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VIDEO: West, then north to Alaska for Debert couple

Emily Webb and her partner Adam Mattinson are departing this week on an odyssey across Canada to Whistler, where they will spend the winter before driving up to Alaska next year for sight-seeing. They are travelling in a converted 2002 school bus that will serve as their mobile home and their dog, Biscuit, will accompany them.
Emily Webb and her partner Adam Mattinson are departing this week on an odyssey across Canada to Whistler, where they will spend the winter before driving up to Alaska next year for sight-seeing. They are travelling in a converted 2002 school bus that will serve as their mobile home and their dog, Biscuit, will accompany them. - Fram Dinshaw

Couple converted an old bus into a cosy home on wheels.

It’s an odyssey in the making.

Emily Webb and Adam Mattinson laboured for months and spent less than $10,000 on a 2002 school bus, converting it into a house on wheels for their epic journey to Whistler, B.C., for the winter, then it’s on to Alaska next spring.

“We’re really excited. I think it’s been a long time coming, it feels like we’ve been working on it for so long,” said Webb. “We’ve always liked van living but I think to us, something really important was to have a big kitchen and we wanted to have a shower and toilet, which you can’t really fit in a van.”

The Debert couple will leave Friday, cruising up through New Brunswick and Quebec, before driving west across Ontario on Hwy 417, passing through the lakes and forests of the Canadian Shield. They will continue heading west across the prairies and over the Rocky Mountains into British Columbia and the ski resort town of Whistler, nestled in the forested mountains north of Vancouver.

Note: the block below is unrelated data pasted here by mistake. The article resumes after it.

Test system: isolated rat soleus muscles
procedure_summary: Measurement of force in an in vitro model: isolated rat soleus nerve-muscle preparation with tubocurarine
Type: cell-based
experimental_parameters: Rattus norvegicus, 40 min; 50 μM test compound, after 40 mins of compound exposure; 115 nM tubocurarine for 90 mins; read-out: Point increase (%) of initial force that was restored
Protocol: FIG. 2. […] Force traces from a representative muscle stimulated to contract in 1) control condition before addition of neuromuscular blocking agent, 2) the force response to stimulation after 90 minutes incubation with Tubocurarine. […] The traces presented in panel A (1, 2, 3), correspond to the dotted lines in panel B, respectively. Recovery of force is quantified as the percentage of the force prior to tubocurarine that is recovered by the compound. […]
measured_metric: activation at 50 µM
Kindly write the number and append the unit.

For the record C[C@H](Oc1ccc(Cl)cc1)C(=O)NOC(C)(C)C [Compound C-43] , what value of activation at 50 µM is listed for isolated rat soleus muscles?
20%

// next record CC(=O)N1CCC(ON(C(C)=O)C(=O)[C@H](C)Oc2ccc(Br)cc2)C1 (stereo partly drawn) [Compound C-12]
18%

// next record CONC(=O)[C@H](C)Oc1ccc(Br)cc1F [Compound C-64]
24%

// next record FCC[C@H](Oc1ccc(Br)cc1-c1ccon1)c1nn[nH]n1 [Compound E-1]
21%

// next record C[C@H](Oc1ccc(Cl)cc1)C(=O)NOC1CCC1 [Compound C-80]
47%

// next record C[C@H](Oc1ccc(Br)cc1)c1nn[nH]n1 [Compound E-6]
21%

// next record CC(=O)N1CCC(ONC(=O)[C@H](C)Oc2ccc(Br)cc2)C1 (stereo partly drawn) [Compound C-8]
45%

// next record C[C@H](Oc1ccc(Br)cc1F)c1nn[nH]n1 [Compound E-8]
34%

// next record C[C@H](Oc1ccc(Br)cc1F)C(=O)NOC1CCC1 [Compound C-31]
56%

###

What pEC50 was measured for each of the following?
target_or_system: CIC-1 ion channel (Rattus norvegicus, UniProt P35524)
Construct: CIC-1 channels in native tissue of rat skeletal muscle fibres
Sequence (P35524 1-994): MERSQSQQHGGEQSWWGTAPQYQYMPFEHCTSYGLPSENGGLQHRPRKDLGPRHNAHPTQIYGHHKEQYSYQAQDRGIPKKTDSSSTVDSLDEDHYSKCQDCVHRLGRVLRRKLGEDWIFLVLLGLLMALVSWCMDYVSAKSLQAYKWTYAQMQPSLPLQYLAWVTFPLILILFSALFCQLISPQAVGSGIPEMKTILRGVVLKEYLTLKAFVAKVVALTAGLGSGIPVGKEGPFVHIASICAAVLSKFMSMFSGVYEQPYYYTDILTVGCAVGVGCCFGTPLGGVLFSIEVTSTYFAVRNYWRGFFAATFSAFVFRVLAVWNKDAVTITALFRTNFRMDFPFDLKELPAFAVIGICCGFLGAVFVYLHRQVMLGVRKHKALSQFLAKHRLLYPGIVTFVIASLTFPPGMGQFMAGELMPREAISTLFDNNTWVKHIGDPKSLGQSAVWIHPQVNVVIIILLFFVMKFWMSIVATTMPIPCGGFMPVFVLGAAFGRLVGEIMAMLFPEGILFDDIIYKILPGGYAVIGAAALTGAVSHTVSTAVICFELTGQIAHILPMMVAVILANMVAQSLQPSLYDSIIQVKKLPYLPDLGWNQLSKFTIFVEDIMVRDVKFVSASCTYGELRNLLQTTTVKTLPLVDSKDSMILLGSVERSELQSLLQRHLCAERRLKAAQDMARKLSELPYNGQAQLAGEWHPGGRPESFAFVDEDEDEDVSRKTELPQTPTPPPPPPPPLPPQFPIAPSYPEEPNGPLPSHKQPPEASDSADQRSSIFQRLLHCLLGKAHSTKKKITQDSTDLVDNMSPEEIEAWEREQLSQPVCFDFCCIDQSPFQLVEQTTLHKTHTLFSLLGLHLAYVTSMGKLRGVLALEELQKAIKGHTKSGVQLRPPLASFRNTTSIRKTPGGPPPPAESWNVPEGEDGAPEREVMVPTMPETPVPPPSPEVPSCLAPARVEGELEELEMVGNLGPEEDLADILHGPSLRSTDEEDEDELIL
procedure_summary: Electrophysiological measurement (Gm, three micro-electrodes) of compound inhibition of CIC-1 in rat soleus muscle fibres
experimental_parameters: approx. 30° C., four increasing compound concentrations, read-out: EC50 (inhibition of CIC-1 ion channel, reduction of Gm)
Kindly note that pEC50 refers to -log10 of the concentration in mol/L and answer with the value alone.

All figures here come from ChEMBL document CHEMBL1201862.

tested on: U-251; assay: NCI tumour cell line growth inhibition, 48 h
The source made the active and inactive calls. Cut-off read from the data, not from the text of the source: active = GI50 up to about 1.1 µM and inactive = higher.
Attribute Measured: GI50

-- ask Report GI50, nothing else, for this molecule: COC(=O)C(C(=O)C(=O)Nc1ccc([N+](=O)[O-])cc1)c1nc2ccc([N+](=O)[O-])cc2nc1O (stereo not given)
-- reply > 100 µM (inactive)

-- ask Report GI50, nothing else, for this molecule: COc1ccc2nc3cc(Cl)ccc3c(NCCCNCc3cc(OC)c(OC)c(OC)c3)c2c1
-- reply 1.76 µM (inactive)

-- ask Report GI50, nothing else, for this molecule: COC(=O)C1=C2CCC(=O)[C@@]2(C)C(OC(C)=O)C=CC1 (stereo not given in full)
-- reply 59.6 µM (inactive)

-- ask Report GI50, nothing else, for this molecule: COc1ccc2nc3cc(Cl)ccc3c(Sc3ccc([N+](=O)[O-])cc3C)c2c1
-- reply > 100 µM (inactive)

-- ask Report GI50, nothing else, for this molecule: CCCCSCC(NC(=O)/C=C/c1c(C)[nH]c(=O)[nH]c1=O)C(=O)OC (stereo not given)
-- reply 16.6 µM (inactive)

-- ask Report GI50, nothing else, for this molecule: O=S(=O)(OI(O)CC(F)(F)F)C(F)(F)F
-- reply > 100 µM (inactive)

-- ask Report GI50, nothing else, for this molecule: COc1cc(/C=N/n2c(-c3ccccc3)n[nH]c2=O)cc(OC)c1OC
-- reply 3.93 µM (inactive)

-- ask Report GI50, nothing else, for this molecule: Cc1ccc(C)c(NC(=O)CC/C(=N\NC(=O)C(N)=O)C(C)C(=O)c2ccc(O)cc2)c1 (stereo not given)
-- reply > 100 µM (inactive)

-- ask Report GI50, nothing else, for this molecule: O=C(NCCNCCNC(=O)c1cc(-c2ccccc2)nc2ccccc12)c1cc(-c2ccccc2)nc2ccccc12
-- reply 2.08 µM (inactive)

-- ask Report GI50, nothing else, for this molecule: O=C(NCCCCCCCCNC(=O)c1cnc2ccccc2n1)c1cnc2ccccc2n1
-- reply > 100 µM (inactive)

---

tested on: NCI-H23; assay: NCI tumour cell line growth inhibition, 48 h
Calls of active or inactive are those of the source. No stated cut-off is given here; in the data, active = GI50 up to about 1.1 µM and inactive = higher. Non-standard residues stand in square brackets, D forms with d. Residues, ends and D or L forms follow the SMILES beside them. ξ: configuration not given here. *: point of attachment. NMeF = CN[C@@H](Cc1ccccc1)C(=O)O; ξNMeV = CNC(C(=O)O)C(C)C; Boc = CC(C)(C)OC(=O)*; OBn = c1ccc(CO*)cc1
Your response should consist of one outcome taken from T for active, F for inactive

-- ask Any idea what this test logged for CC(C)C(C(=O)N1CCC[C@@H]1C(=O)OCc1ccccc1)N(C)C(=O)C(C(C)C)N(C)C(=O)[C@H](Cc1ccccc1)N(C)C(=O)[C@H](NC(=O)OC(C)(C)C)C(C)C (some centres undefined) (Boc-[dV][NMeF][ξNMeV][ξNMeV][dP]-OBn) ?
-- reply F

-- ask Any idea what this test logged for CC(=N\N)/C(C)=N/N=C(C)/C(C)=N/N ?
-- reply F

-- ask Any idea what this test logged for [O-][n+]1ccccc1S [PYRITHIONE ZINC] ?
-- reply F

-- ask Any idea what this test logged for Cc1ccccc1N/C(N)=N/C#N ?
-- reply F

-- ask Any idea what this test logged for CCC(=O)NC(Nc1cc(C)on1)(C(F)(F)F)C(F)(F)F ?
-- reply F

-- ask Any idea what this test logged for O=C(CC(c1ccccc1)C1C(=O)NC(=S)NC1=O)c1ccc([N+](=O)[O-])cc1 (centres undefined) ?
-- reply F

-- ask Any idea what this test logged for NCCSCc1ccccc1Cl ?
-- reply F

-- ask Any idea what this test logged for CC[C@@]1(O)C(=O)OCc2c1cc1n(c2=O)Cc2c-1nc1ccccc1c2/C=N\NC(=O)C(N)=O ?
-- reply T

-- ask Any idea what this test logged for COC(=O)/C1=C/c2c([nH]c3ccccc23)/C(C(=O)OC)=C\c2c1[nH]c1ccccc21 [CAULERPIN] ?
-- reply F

However, Webb and Mattinson will not reach their ultimate goal of sightseeing in Alaska’s Arctic wilderness until next spring. By then roads will be clear of ice and the weather will be warm enough to live on their bus.

They leave with no set plans to visit any particular spot along their route, but will stop anywhere that takes their fancy.

“We’ll go wherever the wind blows,” said Mattinson.

Their bus home was planned out with sustainable living in mind. The vehicle has solar panels on its roof, the couple’s own water supply and there’s an eco-friendly compost toilet.

The couple started refurbishing their vehicle last year, using recycled wood from the home of Webb’s grandfather. The wood was used to build a closet, food pantry and kitchen storage cupboards around the sink.  

“Adam worked at a school bus garage and he realized how livable this thing could be,” said Webb. “We can completely live off the grid, so if we really wanted to pull up to a scenic spot on a lake or something, I think that’s what’s nice about living in this.”

It was Mattinson’s skills as a diesel mechanic that helped the couple get their bus up and running, a career he hopes to pursue while they stay in Whistler.

Webb has experience in the veterinary field and is also an artist, but she’s unsure of what she wants to do in their new winter home.

People can follow the couple’s journey on Instagram at Last Stop Alaska.

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